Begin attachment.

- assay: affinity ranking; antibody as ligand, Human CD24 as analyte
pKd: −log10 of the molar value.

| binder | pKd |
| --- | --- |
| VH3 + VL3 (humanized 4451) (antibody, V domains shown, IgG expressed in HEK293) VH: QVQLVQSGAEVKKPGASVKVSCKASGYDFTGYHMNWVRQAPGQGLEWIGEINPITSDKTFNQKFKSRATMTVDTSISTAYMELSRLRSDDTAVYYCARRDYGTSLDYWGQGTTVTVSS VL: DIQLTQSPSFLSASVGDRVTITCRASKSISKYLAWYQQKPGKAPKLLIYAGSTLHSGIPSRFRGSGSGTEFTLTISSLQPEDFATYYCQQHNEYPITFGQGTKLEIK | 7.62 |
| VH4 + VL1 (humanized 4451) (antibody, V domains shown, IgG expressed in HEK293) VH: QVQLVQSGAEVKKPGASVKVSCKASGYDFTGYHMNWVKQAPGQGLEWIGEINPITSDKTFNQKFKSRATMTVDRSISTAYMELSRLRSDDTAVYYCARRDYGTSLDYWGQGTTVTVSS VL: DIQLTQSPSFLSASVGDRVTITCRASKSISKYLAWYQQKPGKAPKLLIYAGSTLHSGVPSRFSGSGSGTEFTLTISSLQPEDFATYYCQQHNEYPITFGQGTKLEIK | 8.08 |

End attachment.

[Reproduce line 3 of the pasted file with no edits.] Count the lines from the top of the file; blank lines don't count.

| binder | pKd |